Cheap electronic devices? Did he not go to the Liberty Plaza media center, with its expensive generators so those bloggers would not depend on running their laptops on battery power, and see all those Macs, iPhones, iPads and state of the art PCs? Cheap? Perhaps he did not wish to inquire what corporations made these products, what their stock was selling for on the market he despises, or ask how these poor, unemployed protestors could afford all this stuff? Anyway, Mark, I have news for you. It ain’t cheap!
Tens of millions? Where does he get his figures from? And obviously, they cherish their “material goods,” even if they pretend not to. He is happy to see them challenging the profit motive and consumerism. I wonder if Professor Naison, in his own life, is really so immune to these?
Somehow, I doubt it.
And so the communist-socialist dream lives in Naison’s take on Liberty Plaza. He hopes they will unite with the minorities, the workers and the immigrants, creating that all-class alliance they hoped for in the ’60s that would produce the socialism that until now has eluded them.
And speaking of illusions, he asks: “Can the protesters connect with the people in poor or working-class neighborhoods who were already practicing communalism and mutual aid to create a truly multiracial, multiclass movement?” Pray tell. What neighborhoods is he talking about? I suspect that multiclass movement exists in his own head, and is in fact part of the “artifact of… nostalgia” he writes about in the beginning of his article.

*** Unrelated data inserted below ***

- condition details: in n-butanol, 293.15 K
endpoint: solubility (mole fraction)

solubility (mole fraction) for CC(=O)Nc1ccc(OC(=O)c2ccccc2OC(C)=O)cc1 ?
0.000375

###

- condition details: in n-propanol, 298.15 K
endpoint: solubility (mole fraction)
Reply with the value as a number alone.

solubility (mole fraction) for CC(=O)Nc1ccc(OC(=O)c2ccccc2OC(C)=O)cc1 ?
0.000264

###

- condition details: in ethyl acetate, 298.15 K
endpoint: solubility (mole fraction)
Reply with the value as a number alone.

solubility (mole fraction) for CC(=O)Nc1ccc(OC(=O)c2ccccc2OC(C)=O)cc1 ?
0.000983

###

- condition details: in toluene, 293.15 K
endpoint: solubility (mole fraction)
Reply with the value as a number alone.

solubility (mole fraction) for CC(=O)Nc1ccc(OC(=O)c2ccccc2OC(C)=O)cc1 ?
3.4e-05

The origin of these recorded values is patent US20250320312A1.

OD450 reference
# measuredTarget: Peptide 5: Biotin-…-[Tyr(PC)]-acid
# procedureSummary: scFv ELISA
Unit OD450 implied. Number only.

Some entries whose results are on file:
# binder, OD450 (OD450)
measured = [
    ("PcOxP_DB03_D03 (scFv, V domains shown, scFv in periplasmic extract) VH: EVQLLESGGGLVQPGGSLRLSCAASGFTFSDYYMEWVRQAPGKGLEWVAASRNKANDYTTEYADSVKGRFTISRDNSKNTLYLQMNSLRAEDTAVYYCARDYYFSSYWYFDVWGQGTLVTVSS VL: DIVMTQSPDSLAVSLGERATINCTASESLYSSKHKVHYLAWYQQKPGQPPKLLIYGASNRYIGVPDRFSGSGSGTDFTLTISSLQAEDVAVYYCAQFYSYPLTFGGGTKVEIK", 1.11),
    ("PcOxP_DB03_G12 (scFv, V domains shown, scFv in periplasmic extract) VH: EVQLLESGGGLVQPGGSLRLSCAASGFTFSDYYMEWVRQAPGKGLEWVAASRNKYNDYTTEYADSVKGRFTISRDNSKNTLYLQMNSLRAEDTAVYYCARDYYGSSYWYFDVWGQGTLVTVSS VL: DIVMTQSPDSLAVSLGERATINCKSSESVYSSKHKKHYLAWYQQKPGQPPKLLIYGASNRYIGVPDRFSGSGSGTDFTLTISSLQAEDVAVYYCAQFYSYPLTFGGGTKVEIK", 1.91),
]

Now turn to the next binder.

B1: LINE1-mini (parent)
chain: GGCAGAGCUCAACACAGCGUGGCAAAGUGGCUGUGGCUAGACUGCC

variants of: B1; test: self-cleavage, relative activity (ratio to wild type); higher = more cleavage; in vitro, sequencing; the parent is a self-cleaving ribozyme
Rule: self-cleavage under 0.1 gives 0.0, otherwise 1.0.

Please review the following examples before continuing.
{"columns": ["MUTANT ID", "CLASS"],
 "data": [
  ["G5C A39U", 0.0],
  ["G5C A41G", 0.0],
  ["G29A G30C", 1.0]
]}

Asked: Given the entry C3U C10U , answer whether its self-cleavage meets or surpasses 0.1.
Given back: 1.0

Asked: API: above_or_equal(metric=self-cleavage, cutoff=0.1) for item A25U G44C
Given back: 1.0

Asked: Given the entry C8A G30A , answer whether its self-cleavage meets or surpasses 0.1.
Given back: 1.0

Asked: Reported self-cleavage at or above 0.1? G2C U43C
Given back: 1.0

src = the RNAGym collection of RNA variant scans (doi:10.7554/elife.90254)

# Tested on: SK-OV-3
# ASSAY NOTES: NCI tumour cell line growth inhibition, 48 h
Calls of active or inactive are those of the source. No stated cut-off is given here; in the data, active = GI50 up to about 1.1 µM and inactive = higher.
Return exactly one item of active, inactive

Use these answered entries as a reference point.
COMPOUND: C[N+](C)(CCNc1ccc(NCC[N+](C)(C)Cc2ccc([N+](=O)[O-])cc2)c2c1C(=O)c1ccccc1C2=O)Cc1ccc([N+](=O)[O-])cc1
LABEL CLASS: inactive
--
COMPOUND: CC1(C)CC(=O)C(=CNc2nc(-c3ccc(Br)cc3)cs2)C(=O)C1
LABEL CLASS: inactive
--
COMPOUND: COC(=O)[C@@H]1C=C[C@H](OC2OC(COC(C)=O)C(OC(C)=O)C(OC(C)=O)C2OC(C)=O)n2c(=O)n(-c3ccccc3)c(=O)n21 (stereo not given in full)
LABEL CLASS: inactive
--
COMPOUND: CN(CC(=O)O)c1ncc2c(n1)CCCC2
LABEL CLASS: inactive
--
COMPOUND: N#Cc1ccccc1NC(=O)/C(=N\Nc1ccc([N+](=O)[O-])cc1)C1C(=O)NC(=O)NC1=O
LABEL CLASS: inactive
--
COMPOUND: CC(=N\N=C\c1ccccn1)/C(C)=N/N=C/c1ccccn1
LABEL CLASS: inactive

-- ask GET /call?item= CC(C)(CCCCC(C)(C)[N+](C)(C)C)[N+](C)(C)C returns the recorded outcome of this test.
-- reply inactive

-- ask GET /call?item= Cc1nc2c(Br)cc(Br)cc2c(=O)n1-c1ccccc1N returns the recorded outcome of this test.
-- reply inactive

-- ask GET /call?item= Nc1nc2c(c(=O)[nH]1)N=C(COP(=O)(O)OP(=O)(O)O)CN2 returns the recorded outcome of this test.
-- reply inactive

The “global youth counter-culture,” Naison concludes, is part of what he sees as part of a “global movement for freedom, democracy, and economic justice.” It’s all so very simple. Protest, take to the streets, bring down the banks and the corporations, and Nirvana will finally arrive.
On my way from a dentist appointment today, I saw a sign on a lamppost: “Occupy Wall Street: The Revolution Will Not Be Televised.” That I recall was a slogan from a famous poem written decades ago, I think, by the late Gil-Scott Heron. But in fact, it is being televised, which is one reason it is not a revolution. So I suggest to the media they leave their cameras home. How many nights can we see the same crowds, the same scenes, the same incoherent ramblings of phony rebels? Take them away, and they will soon go back home.
So the Revolution will fade away, and 30 years hence, its few stalwarts can write op-eds about how they were there when it really counted, and bemoan the fact that the socialist future once again eluded them, and hope that in the mid 21st century, it might occur, if only the spirit of Liberty Plaza could be resurrected.